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It just warms my heart and soul when I talk to so many customers who have used landscaping and gardening and learning the value of houseplants as a family activity for the first time. This family trend is truly a “silver lining” to this pandemic year that we have all had to bear. And, I lost count as to how many young parents came into the garden center with their kids in order to shop for plants. Whether they were shopping for houseplants, or vegetables, or perennials, or flowering annuals—it doesn’t matter. The kids were being exposed to the “green world” and maybe for the first time.
With fall approaching, this time of year is a wonderful time to take advantage of the cooler days and do some educational exploring through the gardens with the kids. We need to keep them exposed and involved. Being around plants, growing plants, trimming plants, making fresh cut flowers from the blooming perennials, planting bulbs, etc., and even just looking at flowers and plants has been proven by study after study to improve our mood and our health. Families are choosing to spend time and money growing their own food, enhancing their landscape, and buying houseplants. We need to keep this ball rolling forward. We need to focus attention on our kids to get them involved with plants. Personally, my grandson, who is four, will show me his two tomato plants that he planted and he will pick off the ripe tomatoes and eat them and share them with me. I love this little guy and how he likes plants already at such an early age. And, I have had a couple of opportunities to play in this “green world” with a few of his friends. I can only hope that I am making a lasting impact.
Another learning aspect when it comes to plants is that we all experience plants dying. For a child, this could be devastating and sad. But, we need to use this as a learning tool. Try to figure out what may have caused the death of the plant—could it be water-related or insect-related? As a parent, we want to encourage trying again. Don’t let this failure control what you do next. As all gardeners know, we have plants that are evergreen, deciduous, perennial, and annual. We can teach this to our kids. Annuals will naturally die with a cold frost later this fall, perennials will die back, deciduous shrubs and trees will drop their leaves. In my estimation, what a great teaching tool this could be for kids to learn.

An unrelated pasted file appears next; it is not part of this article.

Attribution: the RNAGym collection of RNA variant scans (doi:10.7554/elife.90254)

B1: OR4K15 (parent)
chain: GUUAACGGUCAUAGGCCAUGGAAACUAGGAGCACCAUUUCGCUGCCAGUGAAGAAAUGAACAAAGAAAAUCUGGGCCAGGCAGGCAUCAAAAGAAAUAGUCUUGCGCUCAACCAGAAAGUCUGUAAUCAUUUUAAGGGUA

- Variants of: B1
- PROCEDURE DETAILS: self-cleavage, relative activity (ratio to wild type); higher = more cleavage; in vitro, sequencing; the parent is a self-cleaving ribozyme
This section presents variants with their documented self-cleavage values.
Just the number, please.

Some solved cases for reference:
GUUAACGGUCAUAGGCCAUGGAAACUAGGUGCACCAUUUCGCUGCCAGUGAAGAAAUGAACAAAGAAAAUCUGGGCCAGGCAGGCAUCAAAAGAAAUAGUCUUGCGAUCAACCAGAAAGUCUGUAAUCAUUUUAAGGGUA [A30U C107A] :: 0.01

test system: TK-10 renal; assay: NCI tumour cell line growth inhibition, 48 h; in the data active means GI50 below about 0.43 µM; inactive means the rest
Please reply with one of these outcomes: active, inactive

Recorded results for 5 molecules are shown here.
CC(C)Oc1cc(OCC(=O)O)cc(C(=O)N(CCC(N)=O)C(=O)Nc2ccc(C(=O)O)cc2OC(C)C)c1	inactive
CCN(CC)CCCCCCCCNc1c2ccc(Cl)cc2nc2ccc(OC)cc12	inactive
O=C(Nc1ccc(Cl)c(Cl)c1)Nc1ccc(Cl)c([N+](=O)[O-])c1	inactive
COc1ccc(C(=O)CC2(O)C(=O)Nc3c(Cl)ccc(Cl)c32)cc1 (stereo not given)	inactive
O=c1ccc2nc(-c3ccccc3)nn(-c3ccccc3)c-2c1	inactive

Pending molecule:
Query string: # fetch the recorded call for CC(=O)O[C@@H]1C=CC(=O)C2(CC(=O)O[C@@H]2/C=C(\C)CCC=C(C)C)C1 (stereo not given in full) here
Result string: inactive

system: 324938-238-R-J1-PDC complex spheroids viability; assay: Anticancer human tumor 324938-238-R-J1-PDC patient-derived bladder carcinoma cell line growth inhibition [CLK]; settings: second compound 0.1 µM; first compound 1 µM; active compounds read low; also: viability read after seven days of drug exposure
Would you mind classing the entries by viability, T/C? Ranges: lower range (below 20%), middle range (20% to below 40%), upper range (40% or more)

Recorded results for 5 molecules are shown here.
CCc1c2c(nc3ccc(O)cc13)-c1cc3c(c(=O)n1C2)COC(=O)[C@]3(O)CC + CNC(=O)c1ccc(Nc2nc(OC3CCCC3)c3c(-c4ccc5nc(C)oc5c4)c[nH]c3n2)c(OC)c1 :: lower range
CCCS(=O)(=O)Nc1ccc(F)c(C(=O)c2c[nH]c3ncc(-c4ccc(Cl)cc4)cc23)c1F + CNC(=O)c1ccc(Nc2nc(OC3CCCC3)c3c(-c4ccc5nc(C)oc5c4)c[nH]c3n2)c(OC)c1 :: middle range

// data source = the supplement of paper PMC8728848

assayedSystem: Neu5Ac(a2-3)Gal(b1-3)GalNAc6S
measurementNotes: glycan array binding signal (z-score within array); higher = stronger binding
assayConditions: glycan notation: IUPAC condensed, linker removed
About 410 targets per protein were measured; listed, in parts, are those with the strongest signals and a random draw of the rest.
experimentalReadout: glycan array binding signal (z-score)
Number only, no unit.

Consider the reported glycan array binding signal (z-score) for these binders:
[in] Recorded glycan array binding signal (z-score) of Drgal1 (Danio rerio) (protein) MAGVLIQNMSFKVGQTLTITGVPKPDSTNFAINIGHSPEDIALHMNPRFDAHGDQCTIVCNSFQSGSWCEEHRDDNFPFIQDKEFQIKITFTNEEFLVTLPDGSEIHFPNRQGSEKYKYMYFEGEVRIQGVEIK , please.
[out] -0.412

Gardening and kids have a lot in common. The most conspicuous similarities are that both like to pluck flowers, pick fruits and berries, find insects, and get wet and dirty. Playing outside in the dirt puts a smile on any kids’ face. It’s a natural match. We, as parents, adults, and teachers can help nurture young peoples’ interest in horticulture by inviting them to help weed, water, plant, garden, and just learn about plants.
Every generation needs to learn how to take care of and save nature.
Earlier I mentioned the fall season. FALL IS FOR PLANTING. Fall is a great season to be involved with plants. Fall opens another vegetable-growing season with cool-season vegetables such as beets, carrots, lettuce, cabbage, spinach, and more. My advice: keeps those trowels active. Have the kids help with planning and planting the new vegetable garden. Later in the fall, teach the kids the value of sharing their bounty with others such as sharing their vegetables with classmates, neighbors, and food banks.
Now that school is back in session, for many kids, this is a first step to getting back to “normal” living. Being with friends and socializing is so important. Just maybe, some of the talks can be about their experiences with plants, growing vegetables, and taking care of the houseplant that is in the bedroom. I can only hope that the “green world” popularity is trending upward with many young folks and it becomes a part of the new “normal”.
PLANT A LITTLE HAPPINESS!!!!!!!!!!!!!!!!!